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Here is Part 2 of the 2022 legislative session accomplishments:

Pro-Life

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When I campaigned for office I said I would work for: Pro-life legislation

What we did:

MOMS Bill:  This stands for More Options for Maternal Support. It is a program that will offer state grant funds to non-profit organizations that support healthy pregnancies and childbirth instead of abortion. These are the many pregnancy resource centers in our state.

What we still have left to do: We are pretty limited until we get the “Protect Life” amendment passed in 2021 into our Constitution. The legislature needs to pass it again in 2023 and then it can go on the ballot for a vote of the people. That will enable the legislature to pass laws better protecting the unborn.

Constitutional Rights

When I campaigned for office I said I would work for: expanding 2nd Amendment rights and protecting religious liberty and our constitutional rights

What we did:

COVID Vaccine Mandates:  Passed last fall, this requires that employers that mandate their employees get the COVID shot must waive the requirement at the employee’s request for a medical or religious exemption. Employer is required to honor an employee’s request for a medical or religious exemption, and the employer must provide reasonable accommodations.

COVID Vaccine & Schools:  Schools are prohibited from requiring COVID vaccination for enrollment.

Election Integrity Reforms:  We prohibited private money from being used to administer elections as was done in Wisconsin in 2020.

Elder Abuse Law:  Increased penalties for crimes against seniors of physical, psychological, and emotional abuse and financial exploitation.

What we still have left to do: Plenty!

  • We still need to more fully protect our 1st Amendment religious freedom right to live and work according to our faith without fear of being punished by the government.
  • We should do what we can at the state level to protect citizens’ 1st Amendment free speech rights on social media.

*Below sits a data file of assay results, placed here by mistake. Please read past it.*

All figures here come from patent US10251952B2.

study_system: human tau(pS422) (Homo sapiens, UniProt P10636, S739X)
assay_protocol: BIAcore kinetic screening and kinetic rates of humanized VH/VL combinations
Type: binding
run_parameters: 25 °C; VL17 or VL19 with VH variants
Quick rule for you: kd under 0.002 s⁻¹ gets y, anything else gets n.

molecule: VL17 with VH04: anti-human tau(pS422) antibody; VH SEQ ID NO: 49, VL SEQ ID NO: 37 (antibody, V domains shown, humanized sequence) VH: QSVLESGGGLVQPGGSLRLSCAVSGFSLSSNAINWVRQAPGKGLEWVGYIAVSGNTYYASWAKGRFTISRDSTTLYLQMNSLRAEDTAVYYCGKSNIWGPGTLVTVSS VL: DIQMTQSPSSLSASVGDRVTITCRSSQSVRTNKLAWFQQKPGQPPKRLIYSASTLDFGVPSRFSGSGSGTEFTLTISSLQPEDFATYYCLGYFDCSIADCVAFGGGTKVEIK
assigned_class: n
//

• The “2nd Amendment” will be on your ballot this November. Vote to put it into our Iowa Constitution!
  • Our 4th Amendment right to medical freedom needs to be strengthened. The ban on COVID vaccine passports needs to be extended to employers so employees are protected from having to show proof of a COVID shot, as well as to nursing homes, hospitals, and doctor’s offices so visitors can see their loved ones and patients can get treatment. Medical boards should be prohibited from disciplining doctors for prescribing drugs off-label for COVID, such as ivermectin. We should explore allowing ivermectin to be sold over-the-counter as was done in Tennessee. We should also expand the Right-to-Try law for COVID patients.
  • Emergency law needs to be updated to include greater protections for the rights of citizens, families, businesses, and churches during a public disaster emergency.
  • More needs to be done to shore up election integrity on the cyber side-ballot security markings, non-internet capable “counting” machines, empowering citizens to help clean up voter rolls, and steering us back to in-person voting with absentee balloting only allowed under special circumstances.
  • We need to address the issue of pornography as it is totally pervasive now in society, especially on the internet, destroying children, marriages, and families and feeding human trafficking, virtually unhindered. To protect children and assist parents, we need to require internet-capable devices to have their filters turned on when purchased. We also need to repeal the exemption from the pornography laws for schools and libraries and adopt an “anti-grooming” law which prohibits minors viewing sexually explicit and pornographic materials, programs, and performances.
  • We need to protect privacy and safety of women and children by preserving traditional access to restrooms, shower facilities, locker rooms, women’s shelters, etc.
  • Our 5th Amendment private property rights are at risk with the possibility the Iowa Utilities Board may allow private companies to seize farmland in the form of easements to use for a carbon capture pipeline. This is not for public use, but for private use and economic development which are not appropriate for the use of eminent domain power.

Conclusion: I was happy with the productive session we had where a number of important things were accomplished! I appreciate all the input and support I received from so many of you that made these accomplishments possible! Thank you so much! As you know there is much more that still must be done and we will be back next session to work on those things.

There are many other concerns that I worked on that are important but for lack of space I did not cover those. Please feel free to contact me if I did not cover something of concern to you.

Author: Sandy Salmon

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